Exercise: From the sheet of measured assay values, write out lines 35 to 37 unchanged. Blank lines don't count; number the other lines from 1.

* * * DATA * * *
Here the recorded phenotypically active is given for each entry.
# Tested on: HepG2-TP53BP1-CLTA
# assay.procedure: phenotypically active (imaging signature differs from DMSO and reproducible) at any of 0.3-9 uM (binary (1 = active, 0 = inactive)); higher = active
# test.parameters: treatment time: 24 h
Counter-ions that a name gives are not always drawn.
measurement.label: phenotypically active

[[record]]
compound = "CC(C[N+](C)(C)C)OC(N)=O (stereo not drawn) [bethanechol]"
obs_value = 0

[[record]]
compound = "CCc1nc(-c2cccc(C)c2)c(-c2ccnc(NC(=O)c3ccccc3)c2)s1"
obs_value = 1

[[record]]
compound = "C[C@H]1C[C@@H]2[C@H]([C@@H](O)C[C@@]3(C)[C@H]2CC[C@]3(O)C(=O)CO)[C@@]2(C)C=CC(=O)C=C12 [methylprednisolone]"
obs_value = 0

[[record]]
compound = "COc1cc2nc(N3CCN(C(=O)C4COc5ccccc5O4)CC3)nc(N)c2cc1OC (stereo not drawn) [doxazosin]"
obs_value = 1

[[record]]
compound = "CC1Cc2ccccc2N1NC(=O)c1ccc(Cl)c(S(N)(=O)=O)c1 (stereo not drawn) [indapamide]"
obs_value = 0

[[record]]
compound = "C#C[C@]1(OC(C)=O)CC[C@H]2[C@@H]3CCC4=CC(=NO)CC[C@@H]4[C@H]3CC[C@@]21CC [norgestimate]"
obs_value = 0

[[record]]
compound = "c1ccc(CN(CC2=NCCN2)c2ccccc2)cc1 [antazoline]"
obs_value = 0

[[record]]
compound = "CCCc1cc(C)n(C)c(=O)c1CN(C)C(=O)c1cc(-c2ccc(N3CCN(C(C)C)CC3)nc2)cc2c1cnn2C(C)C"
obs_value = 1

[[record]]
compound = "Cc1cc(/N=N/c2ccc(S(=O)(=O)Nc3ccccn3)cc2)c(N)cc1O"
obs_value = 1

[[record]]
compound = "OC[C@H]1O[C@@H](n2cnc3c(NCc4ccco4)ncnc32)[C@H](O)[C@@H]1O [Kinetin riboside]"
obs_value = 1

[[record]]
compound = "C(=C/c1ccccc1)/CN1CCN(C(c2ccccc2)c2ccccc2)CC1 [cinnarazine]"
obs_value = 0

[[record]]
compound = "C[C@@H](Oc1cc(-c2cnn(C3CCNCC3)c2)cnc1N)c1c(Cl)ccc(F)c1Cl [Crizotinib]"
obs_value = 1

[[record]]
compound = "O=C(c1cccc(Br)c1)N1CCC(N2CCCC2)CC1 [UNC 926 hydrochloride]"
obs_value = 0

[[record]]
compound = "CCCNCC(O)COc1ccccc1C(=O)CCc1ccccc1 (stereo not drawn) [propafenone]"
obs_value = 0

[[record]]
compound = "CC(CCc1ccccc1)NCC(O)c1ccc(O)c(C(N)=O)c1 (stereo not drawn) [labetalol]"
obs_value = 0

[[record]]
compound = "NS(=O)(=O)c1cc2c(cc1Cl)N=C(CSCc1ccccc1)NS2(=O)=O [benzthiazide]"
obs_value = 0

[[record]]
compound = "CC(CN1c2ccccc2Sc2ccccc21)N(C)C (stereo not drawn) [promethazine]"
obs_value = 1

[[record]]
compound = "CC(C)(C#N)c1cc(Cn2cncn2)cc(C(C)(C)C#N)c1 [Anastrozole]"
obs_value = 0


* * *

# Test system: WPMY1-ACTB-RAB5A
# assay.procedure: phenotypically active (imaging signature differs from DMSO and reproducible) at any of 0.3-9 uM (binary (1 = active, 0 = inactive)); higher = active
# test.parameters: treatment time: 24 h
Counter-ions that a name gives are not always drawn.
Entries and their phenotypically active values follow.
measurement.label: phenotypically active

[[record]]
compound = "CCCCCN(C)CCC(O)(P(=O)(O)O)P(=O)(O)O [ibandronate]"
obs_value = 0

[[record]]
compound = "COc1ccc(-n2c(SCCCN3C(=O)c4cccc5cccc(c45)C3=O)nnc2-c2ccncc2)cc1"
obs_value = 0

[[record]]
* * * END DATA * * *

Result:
compound = "OC[C@H]1O[C@@H](n2cnc3c(NCc4ccco4)ncnc32)[C@H](O)[C@@H]1O [Kinetin riboside]"
obs_value = 1

[[record]]